holding strawberries in hands

Farmhouse Garden: Growing Strawberries in Containers

The darlings of the berry world, homegrown strawberries are delicious just off the vine! But if you lack garden space, struggle with garden pests, or have excessive shade, harvesting your homegrown strawberries might seem like a pipe dream.

Not so! Growing strawberries in containers is an excellent option for those of you who have trouble growing nature’s candy in your gardens. And strawberries spilling out of gorgeous planters in the back yard of your home is absolutely quintessential farmhouse style.


What Types of Strawberries Grow Best in Containers?

There are two kinds of strawberries: June-bearing and everbearing.


The more popular of the two, June-bearing strawberries, produce large yields in the early summer (usually in June). They also make a lot of “daughters” (also known as runners).


These smaller strawberries produce slightly lower yields than June-bearing; however, they proffer up 2–3 crops a year from late spring into early fall.

Of the two, everbearing strawberries are more suitable for containers because they engender fewer runners and can be grown as annuals like other garden vegetables.

What Type of Container Should You Use?

There are many different types of containers, from huge terracotta pots to window boxes and everything in between. Still, most people prefer the look of the classic clay terracotta strawberry pot. It’s a good choice with its multitude of side pockets and sturdy shape and size.

The classic strawberry pot is also ideal because of the way strawberries grow. Strawberries have short root systems that work well in the small side planter pockets. While it appears they may spill right out of those side holes, dirt and all, they don’t, but rather take root quite quickly.

If you don’t have this classic pot, never fear! There are other terrific options.

Plastic pots — while not as sustainable as clay or stoneware, plastic pots allow the soil to retain moisture and are lighter and easier to move around.

Hanging baskets  work great, too, and look beautiful with strawberries pouring over the sides.

Fabric bag — big fabric planting bags are ideal for strawberries. You can find these in most hardware stores in the early spring.

Soil Requirements

The most important thing you can do for your strawberries is start them off in the right soil. A good 50/50 blend of potting soil and organic compost is your best bet. You’ll also want to mix in some slow-release fertilizer that has a 10–10–10 mix of Nitrogen-Phosphorous-Potassium (also known as NPK). Follow the instructions, as you don’t want to overfertilize and burn your new baby plants.

Planting the Strawberries

Now comes the fun part!

The best time to plant container strawberries is in the early spring. Make sure to place your containers in an area that gets about 8–12 hours of sunlight per day. If this isn’t possible, plant your strawberries in containers that are easy to move around (or put the larger, heavier containers on a rolling dolly) and track the sun throughout the day.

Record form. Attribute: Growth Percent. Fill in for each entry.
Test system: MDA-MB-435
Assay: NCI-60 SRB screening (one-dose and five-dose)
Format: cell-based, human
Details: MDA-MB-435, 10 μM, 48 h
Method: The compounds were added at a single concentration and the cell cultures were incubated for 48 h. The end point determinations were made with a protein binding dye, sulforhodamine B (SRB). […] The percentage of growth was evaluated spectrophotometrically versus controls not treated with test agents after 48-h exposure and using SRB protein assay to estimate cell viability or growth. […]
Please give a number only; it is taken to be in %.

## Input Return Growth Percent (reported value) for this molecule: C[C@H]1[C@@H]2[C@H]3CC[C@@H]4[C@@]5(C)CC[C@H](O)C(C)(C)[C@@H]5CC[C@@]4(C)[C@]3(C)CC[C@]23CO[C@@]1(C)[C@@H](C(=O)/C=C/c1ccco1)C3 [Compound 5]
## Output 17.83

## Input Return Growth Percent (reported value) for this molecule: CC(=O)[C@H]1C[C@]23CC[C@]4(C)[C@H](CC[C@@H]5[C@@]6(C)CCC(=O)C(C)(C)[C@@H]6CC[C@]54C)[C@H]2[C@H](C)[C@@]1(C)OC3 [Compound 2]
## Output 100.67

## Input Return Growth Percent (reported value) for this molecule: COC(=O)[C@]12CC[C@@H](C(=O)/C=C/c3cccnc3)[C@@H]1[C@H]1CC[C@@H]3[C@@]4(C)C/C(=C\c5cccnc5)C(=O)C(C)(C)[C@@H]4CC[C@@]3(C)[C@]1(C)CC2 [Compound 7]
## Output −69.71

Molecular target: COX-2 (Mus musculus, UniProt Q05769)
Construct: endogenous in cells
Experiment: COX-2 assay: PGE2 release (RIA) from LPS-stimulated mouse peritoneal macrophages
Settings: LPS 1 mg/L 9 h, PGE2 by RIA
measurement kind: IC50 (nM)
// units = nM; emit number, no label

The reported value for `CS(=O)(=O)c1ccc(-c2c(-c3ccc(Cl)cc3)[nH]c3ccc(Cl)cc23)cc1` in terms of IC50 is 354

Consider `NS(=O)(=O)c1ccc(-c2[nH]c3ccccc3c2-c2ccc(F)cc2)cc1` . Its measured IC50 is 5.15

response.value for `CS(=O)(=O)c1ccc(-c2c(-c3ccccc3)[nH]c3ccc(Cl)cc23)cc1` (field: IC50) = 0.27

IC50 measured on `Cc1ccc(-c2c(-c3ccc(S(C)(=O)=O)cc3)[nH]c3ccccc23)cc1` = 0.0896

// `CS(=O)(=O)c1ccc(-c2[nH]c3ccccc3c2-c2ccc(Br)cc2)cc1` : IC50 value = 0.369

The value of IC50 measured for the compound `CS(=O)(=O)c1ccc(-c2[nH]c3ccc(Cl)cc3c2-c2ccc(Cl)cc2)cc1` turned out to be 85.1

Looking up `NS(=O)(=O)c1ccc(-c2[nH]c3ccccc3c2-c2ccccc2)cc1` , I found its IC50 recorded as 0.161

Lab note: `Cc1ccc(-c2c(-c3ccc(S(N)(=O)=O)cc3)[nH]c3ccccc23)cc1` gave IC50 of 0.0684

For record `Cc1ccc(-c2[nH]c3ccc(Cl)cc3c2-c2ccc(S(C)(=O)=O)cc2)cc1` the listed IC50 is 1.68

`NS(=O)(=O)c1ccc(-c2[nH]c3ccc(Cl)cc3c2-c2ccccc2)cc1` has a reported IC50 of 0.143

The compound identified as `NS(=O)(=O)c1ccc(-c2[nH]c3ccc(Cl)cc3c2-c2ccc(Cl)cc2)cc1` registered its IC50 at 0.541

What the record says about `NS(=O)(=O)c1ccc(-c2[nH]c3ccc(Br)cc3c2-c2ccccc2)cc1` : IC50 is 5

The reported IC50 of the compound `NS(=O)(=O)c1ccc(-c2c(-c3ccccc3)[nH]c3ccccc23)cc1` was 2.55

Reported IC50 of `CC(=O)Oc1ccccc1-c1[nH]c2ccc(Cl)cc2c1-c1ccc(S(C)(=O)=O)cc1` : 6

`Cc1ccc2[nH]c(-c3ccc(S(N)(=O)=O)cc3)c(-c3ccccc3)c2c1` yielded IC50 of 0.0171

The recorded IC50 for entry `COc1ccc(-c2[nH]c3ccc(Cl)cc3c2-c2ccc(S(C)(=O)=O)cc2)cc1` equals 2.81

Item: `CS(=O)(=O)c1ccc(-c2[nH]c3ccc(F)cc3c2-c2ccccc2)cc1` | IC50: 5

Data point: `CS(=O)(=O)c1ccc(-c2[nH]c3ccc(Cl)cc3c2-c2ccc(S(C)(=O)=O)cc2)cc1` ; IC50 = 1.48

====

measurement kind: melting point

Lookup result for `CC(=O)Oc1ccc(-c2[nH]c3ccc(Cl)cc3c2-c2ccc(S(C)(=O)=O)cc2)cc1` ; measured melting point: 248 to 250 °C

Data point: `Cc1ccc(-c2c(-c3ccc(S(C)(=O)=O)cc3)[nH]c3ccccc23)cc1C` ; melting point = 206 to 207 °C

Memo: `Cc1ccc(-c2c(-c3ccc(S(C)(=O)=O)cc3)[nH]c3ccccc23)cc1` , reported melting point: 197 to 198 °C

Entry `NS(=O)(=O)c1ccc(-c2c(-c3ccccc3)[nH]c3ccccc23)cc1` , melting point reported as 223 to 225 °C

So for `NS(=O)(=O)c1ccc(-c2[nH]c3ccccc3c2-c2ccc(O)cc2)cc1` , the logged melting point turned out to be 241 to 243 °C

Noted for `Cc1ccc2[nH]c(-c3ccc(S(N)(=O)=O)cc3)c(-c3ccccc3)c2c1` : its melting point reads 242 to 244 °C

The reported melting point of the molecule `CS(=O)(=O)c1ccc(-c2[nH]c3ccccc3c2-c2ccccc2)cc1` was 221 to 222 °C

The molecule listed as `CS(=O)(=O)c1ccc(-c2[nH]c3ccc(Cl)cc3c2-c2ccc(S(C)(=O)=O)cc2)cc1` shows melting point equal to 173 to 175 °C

Strawberries are difficult to grow from seed, so it’s better to go to the nursery early spring and purchase tiny bare-root everbearing strawberry rootballs. They come in bags of about ten, and you can find them near the seed potatoes in most nurseries. These are dormant plants that look pretty sad with just a few spindly leaves; however, they perk up dramatically once settled into the soil.

You can plant strawberries pretty close together. Eight inches apart is the recommendation, but you’ll get even more juicy strawberries if you pack them in at about six inches without any detriment to the plant. Each of those tiny plants will produce a whopping 1 lb of fruit by the end of the harvest season!

Care and Feeding

Water your strawberries twice a week in the summer; if days are extra hot and dry, up it to three times a week. Soil moisture meters are also helpful in container gardening, allowing you to set up a more precise watering schedule for your climate/microclimate.

Feed your strawberries a balanced fertilizer about every two weeks. Sprinkle a small amount over the top of the soil (avoid getting it on the leaves — this can burn your plant) and then water thoroughly. Fertilizer meant for tomatoes works well for strawberries too! If you notice the plants are leafy but not bearing as much fruit as you’d like, hold back on the fertilizer for a couple of weeks. 

Harvest Time!

Everbearing strawberries produce 2–3 times per growing season. If you notice birds are getting at your plants, make sure to drape some bird netting over them to keep those pesky birds away! (They can enjoy wild berries in the forest!) 

Remember, for the most flavorful berries, harvest timing is important. Pick your berries when they’re bright red all over. Once they turn dark red, they become dry and mushy. Check your containers every few days during harvest season, as you’ll be shocked at how quickly strawberries go from pinkish to perfect picking red. 

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